Leaving Spain in the morning, we have the sun behind us and gain an hour entering Portugal. Leaving the Algarve in the afternoon and driving east towards Seville, we have the setting sun behind us. Our journey gains urgency as we cross the River Guadiano and lose an hour from our day. Approaching Seville in the late afternoon we can expect three full lanes of traffic heading in the same direction for some kilometres outside the city.
Two kilometres after the bridge over the River Guadiana along the A22 / IC highway, signs invite foreign motorists to pull off the road into a drive though area to register for the automatic registration plate recognition toll road charging system.
Our visit in mid August coincided with Spain’s Virgen del Carmen long weekend and well trained teams of smiling Portuguese helpers were positioned ready to explain the system.
Have your credit card ready to insert into the roadside machine. As your card is checked, so your front registration plate is being read by a camera on an overhead gantry, associating your car registration number with your credit card. The machine will
print you off a ticket with all details recorded on it. This is valid for a month.
Not all of the A 22 toll highway is charged however, and as you approach the metered sections of the road, you’ll see the cameras on overhead gantries and the charges for the upcoming section will be displayed. The automatic toll charging system means you can move easily from one side of the Algarve to the other, avoiding the overcrowded N125 old coast road which runs parallel to the A22 / IC toll road. It’s overcrowded because the local Portuguese residents refuse to use the toll road and show their opposition to the scheme by simply avoiding any tolls.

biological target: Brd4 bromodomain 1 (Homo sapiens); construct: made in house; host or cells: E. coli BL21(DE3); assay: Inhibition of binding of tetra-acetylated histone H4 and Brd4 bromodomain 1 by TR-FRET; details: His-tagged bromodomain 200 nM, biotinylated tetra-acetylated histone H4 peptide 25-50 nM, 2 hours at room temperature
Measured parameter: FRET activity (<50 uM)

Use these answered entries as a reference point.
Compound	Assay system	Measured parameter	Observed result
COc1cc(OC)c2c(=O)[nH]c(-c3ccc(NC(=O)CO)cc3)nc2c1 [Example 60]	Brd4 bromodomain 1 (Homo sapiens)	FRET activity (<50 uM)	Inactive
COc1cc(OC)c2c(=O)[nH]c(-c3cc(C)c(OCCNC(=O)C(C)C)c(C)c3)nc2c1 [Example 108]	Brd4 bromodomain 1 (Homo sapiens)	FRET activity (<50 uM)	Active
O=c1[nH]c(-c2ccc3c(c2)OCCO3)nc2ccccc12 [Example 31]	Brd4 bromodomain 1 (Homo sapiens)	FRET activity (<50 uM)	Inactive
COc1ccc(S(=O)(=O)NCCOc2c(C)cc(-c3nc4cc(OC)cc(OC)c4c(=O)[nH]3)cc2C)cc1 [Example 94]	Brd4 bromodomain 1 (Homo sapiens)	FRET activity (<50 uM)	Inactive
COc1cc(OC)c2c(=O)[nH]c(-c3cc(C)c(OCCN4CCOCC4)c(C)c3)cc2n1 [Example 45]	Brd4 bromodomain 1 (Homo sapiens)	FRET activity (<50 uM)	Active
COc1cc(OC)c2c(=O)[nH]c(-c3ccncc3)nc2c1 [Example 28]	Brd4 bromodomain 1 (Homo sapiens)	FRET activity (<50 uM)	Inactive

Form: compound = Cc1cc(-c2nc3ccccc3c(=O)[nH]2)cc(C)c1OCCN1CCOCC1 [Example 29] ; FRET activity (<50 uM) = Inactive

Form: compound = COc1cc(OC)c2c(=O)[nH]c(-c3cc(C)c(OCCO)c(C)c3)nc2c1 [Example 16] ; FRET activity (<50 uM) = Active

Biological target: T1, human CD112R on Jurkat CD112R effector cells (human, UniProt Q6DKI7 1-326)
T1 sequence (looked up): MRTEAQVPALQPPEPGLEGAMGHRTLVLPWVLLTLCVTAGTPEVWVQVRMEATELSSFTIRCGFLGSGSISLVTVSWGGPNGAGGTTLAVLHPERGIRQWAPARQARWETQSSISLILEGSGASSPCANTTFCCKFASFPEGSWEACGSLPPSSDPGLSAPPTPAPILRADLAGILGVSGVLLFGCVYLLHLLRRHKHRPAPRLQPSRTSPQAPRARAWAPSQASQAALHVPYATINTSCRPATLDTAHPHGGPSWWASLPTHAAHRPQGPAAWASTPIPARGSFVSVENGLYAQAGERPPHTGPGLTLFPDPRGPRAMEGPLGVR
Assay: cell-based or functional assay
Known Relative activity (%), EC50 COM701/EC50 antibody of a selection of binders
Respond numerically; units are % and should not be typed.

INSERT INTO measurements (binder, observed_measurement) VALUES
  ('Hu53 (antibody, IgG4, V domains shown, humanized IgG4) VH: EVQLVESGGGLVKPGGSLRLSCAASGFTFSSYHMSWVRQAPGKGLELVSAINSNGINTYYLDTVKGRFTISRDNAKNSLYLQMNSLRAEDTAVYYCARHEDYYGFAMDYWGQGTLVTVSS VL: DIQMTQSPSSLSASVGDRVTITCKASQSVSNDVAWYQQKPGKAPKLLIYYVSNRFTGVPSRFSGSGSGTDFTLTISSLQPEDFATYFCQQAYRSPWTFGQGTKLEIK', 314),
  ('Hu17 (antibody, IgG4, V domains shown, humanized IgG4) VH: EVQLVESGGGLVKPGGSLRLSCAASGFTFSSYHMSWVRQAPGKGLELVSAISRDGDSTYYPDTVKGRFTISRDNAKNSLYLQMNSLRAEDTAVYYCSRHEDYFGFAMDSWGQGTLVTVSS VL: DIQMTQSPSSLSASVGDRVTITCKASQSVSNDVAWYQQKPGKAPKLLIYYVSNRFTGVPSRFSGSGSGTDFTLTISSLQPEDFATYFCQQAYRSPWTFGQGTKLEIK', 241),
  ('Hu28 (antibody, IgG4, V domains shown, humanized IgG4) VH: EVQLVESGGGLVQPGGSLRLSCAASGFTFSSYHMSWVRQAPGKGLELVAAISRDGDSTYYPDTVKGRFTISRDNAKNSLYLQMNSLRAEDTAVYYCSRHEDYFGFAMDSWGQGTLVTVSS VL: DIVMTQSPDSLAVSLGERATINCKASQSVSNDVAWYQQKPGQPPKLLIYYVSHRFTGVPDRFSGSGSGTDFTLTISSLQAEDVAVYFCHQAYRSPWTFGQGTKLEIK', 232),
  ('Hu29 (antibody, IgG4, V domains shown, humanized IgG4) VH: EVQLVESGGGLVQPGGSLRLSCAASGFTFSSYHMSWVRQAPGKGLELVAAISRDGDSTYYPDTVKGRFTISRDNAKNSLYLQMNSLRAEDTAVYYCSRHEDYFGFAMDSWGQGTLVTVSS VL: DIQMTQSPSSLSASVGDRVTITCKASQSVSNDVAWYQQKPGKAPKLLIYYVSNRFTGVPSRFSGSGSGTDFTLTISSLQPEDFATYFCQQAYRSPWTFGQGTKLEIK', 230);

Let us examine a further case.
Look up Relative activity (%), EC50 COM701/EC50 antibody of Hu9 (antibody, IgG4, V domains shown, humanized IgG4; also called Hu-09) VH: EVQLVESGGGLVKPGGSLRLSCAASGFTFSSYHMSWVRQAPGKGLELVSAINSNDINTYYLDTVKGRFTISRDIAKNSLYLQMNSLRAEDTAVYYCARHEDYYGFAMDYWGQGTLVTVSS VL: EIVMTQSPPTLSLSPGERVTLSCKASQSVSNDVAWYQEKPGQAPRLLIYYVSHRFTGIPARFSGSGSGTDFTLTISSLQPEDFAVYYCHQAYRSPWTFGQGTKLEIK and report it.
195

If you prefer not to use the A22 toll road for your stay on the Algarve, simply drive past the toll registering area and take the first exit down to Villa Rea do Sto Antonio. You’ll join the N125 coastal road which is not metered. Most of your driving will be on the lower N125 road which joins the coastal resorts. Driving standards in Portugal are generally good.
If you are driving on up to Lisbon or Oporto along the magificently empty IC 1 toll highway, then make very sure you pick up a ticket from an automatic ticket dispensing machine. You will be charged at your exit point. This system is separate to the Algarve toll roads. If you don’t collect a ticket on entry, you will be charged the full north to south transit cost, nearly €50, even if your journey on the IC 1 was much shorter.
Elsewhere in Portugal, the overhead camera gantries will continue to charge your credit card automatically as you enter and leave the metered areas. The system works well and you can feel comfortable about contributing to Portugal’s economic recovery. Please don’t repeat me on that to any of locals though.
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